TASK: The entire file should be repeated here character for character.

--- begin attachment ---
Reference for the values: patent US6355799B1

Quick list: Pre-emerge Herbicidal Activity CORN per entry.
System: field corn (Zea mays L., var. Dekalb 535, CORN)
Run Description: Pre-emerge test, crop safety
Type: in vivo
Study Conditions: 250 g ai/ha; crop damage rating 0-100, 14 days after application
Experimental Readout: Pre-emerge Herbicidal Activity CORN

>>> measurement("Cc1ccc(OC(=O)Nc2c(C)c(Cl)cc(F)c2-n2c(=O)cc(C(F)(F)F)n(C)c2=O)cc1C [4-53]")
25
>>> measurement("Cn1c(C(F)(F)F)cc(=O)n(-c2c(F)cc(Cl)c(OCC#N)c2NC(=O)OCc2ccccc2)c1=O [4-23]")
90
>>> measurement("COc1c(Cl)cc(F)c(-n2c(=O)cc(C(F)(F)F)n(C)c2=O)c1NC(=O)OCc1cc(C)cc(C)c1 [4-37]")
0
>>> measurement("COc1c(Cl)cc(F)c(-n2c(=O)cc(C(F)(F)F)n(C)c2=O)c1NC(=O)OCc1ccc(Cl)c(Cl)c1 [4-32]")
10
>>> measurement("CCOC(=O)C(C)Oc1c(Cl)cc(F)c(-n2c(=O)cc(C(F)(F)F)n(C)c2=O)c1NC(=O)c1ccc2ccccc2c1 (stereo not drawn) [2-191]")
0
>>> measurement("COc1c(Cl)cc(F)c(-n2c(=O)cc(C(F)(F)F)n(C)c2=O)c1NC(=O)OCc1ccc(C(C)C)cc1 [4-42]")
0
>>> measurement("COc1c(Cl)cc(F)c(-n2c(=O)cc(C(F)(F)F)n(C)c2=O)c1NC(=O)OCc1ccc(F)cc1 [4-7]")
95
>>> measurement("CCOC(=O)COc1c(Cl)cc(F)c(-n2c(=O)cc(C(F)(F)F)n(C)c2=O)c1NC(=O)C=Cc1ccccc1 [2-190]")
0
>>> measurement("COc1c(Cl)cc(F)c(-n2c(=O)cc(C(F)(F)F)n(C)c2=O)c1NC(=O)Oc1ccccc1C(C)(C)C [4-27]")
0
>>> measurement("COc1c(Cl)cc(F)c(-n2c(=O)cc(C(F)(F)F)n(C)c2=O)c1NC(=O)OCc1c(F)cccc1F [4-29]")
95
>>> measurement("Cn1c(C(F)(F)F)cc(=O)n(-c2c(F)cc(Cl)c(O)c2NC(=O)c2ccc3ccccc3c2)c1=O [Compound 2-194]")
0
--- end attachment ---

Reference for the values: patent US6355799B1

Quick list: Pre-emerge Herbicidal Activity CORN per entry.
System: field corn (Zea mays L., var. Dekalb 535, CORN)
Run Description: Pre-emerge test, crop safety
Type: in vivo
Study Conditions: 250 g ai/ha; crop damage rating 0-100, 14 days after application
Experimental Readout: Pre-emerge Herbicidal Activity CORN

>>> measurement("Cc1ccc(OC(=O)Nc2c(C)c(Cl)cc(F)c2-n2c(=O)cc(C(F)(F)F)n(C)c2=O)cc1C [4-53]")
25
>>> measurement("Cn1c(C(F)(F)F)cc(=O)n(-c2c(F)cc(Cl)c(OCC#N)c2NC(=O)OCc2ccccc2)c1=O [4-23]")
90
>>> measurement("COc1c(Cl)cc(F)c(-n2c(=O)cc(C(F)(F)F)n(C)c2=O)c1NC(=O)OCc1cc(C)cc(C)c1 [4-37]")
0
>>> measurement("COc1c(Cl)cc(F)c(-n2c(=O)cc(C(F)(F)F)n(C)c2=O)c1NC(=O)OCc1ccc(Cl)c(Cl)c1 [4-32]")
10
>>> measurement("CCOC(=O)C(C)Oc1c(Cl)cc(F)c(-n2c(=O)cc(C(F)(F)F)n(C)c2=O)c1NC(=O)c1ccc2ccccc2c1 (stereo not drawn) [2-191]")
0
>>> measurement("COc1c(Cl)cc(F)c(-n2c(=O)cc(C(F)(F)F)n(C)c2=O)c1NC(=O)OCc1ccc(C(C)C)cc1 [4-42]")
0
>>> measurement("COc1c(Cl)cc(F)c(-n2c(=O)cc(C(F)(F)F)n(C)c2=O)c1NC(=O)OCc1ccc(F)cc1 [4-7]")
95
>>> measurement("CCOC(=O)COc1c(Cl)cc(F)c(-n2c(=O)cc(C(F)(F)F)n(C)c2=O)c1NC(=O)C=Cc1ccccc1 [2-190]")
0
>>> measurement("COc1c(Cl)cc(F)c(-n2c(=O)cc(C(F)(F)F)n(C)c2=O)c1NC(=O)Oc1ccccc1C(C)(C)C [4-27]")
0
>>> measurement("COc1c(Cl)cc(F)c(-n2c(=O)cc(C(F)(F)F)n(C)c2=O)c1NC(=O)OCc1c(F)cccc1F [4-29]")
95
>>> measurement("Cn1c(C(F)(F)F)cc(=O)n(-c2c(F)cc(Cl)c(O)c2NC(=O)c2ccc3ccccc3c2)c1=O [Compound 2-194]")
0